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Carebacks finds loophole to Apple’s ban on in-app donations

July 30, 2014


Carebacks sends donations directly to those who need it

Carebacks sends donations directly to those who need it

A new mobile application called Carebacks addresses the recent boom of homelessness and panhandling in New Orleans with features that address the hindrances of text-to-give scenarios and outsmart Apple’s ban on donation apps.

Carebacks works by allowing needy individuals to collect and spend virtual gift cards at participating vendor locations. While some nonprofits are optimizing their Web sites to make it easier for mobile users to donate and others are experimenting with text-to-give programs, Carebacks offers direct participation that does not require an Internet connection or redirect to a clumsy mobile browser.

“Mobile giving is one of those perfect examples of where the attributes of mobile – the immediacy and the convenience of it – stand out,” said Ritesh Bhavnani, founder of Snipp Interactive.

“Additionally, the sums being donated through mobile giving aren’t large; at usually $10 or less, customers don’t have to think too much before donating as it won’t pinch their wallet.”

Mr. Bhavnani is not associated with Carebacks and commented based on his expertise.

Click to give
The secure digital platform helps those in need make purchases that are guaranteed to exclude vices, such as cigarettes and alcohol, through a unique system that automatically generates a pin for the recipient to use at registered retailers.

All the end-user will have to remember is a four-digit code to collect the donation. Donations start at $5 and max out at $50. Once the donation is made, a list of nearby locations will show up on a user’s smartphone where they can redeem the donation for a one-time use within the next 48 hours for food, clothing or shelter.


And while Apple does not allow consumers to pay a vendor by smartphone unless via iTunes, it does permit person-to-person transfers, though there are drawbacks such as convenience fees which cover the credit card transaction and preservation of the platform.

Participating retailers include The Salvation Army, Breaux Mart stores, Winn-Dixie stores, Believers Life Community Food Center, Magnolia Discount stores, Brown Derby stores, and Quicky’s Discount stores. Donations can be redeemed at The Salvation Army to pay for shelter during the night.


Challenges of in-app donation
The effect of Apple’s bar is that users who want to give from an iPhone are typically taken outside an app and forced to navigate through an organization’s Web site form or external portal such as PayPal.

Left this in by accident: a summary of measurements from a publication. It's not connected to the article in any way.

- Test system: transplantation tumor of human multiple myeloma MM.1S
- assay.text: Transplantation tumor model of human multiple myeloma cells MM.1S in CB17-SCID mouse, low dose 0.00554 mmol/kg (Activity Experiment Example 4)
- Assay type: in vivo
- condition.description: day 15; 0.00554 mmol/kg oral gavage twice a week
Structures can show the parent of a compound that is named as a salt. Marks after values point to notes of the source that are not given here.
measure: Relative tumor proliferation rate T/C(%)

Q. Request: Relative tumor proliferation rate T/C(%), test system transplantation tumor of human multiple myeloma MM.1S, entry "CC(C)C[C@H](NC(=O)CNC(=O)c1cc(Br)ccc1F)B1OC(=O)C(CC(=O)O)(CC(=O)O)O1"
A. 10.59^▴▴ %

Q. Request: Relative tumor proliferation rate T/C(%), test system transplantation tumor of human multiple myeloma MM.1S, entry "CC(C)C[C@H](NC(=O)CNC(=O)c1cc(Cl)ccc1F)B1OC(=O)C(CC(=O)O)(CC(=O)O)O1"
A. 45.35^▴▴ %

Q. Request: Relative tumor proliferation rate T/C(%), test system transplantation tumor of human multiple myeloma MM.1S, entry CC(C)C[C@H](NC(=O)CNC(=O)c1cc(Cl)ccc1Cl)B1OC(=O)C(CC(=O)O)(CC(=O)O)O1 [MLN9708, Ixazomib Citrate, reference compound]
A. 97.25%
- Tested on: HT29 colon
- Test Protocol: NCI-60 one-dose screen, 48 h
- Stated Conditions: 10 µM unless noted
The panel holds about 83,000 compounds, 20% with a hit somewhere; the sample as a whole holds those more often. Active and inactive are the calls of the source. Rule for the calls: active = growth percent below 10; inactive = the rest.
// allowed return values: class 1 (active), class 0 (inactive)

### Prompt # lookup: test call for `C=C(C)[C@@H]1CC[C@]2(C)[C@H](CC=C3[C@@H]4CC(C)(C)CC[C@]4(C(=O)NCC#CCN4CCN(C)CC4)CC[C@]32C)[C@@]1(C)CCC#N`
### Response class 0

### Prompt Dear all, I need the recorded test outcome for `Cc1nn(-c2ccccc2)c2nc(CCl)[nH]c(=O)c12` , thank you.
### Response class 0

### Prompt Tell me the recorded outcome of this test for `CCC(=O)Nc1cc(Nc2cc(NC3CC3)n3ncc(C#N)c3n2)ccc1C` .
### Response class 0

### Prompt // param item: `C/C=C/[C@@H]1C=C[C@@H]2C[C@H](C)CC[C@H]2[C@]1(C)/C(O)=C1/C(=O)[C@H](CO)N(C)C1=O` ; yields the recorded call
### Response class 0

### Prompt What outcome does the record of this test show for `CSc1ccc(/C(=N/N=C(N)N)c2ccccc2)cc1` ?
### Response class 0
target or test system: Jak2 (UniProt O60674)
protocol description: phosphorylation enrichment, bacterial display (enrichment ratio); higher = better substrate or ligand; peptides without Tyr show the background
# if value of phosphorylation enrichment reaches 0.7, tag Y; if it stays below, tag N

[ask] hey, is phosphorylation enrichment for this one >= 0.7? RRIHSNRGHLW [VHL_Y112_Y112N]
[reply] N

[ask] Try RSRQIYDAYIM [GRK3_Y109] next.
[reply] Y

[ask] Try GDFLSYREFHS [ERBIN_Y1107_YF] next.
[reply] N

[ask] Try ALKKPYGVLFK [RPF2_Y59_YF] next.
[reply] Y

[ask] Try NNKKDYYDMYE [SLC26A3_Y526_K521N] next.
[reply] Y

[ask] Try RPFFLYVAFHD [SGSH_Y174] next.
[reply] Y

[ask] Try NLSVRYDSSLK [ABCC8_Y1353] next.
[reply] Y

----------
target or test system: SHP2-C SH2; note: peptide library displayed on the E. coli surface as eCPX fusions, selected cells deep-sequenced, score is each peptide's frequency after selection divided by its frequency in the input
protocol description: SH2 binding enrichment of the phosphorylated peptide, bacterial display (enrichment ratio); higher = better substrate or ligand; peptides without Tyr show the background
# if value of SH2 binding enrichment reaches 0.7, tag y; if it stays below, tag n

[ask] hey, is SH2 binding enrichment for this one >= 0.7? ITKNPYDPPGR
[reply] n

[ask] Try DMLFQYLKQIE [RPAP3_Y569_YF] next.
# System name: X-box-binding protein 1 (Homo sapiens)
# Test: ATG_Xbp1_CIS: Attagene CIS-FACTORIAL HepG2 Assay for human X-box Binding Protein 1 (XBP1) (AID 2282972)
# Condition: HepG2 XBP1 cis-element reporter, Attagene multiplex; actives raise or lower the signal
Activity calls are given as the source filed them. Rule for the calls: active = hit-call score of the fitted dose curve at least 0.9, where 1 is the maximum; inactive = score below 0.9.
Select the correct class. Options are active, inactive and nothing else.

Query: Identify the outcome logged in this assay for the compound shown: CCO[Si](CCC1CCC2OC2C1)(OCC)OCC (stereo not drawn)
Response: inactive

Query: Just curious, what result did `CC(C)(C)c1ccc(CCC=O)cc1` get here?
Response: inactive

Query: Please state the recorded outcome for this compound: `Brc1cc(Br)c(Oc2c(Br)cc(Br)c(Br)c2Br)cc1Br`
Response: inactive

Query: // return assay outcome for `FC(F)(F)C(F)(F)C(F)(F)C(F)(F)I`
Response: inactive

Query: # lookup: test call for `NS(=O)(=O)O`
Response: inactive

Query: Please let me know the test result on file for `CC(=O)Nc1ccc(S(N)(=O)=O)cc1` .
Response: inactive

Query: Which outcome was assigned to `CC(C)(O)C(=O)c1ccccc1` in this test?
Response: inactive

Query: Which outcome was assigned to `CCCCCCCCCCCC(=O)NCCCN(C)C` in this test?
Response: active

These extra steps risk alienating or losing potential donors especially on the small screens of mobile devices. But the restrictions are not deterring all nonprofits from experimenting with mobile apps.

The Salvation Army headquarters for Bermuda and Canada deployed an app to take advantage of the familiarity of its Christmas red kettle fundraising campaign. Constituents downloaded an app, called iKettle, which let them create and share their own virtual “kettle” Web pages and invite others to donate in support of The Salvation Army’s work. Essentially, this scheme is P2P fundraising.


Other nonprofits using P2P fundraising have relied on mobile apps that leverage existing social networks popular with their constituents. For example, the American Cancer Society’s Relay for Life app integrates seamlessly with Twitter rather than creating a standalone social network.

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Despite the increasing popularity of mobile devices and the growing choice of platforms, the landscape of fundraising apps available to nonprofits remains limited. While Apple’s restrictions create a notable obstacle, such apps have yet to be developed in large numbers for competing platforms like Android and Windows phone.

Until they are more plentiful, organizations keen to embrace mobile technology in fundraising efforts might want to begin by experimenting with mobile apps for fundraisers before making the more expensive and higher-risk leap into apps for end users.

“In addition to donations, mobile is a super effective way to crowdsource change and empower customers to take action on social causes,” Mr. Bhavnani said. “Companies have successfully used mobile to inform them of their CSR activities, but more importantly engage them with their CSR activities.”

“Everything from signing a petition to organizing customers for particular causes to asking customers to take photos and report in on particular issues that need to be changed.”

Final Take
Michelle is editorial assistant on Mobile Commerce Daily, New York

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Michelle Saettler is editorial assistant on Mobile Commerce Daily and Mobile Marketer, New York. Reach her at

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